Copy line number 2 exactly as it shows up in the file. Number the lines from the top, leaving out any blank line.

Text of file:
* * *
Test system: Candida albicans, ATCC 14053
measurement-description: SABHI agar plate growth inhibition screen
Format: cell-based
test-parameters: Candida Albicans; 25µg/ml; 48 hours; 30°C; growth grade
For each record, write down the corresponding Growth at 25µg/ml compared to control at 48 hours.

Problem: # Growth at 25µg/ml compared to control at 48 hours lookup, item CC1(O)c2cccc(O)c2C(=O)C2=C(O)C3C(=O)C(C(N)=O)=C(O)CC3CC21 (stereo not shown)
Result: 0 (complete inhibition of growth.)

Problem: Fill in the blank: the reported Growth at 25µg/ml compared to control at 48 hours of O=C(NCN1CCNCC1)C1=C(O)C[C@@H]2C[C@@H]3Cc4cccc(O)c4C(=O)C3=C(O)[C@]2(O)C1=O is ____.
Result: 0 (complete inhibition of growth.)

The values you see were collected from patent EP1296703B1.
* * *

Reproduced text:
measurement-description: SABHI agar plate growth inhibition screen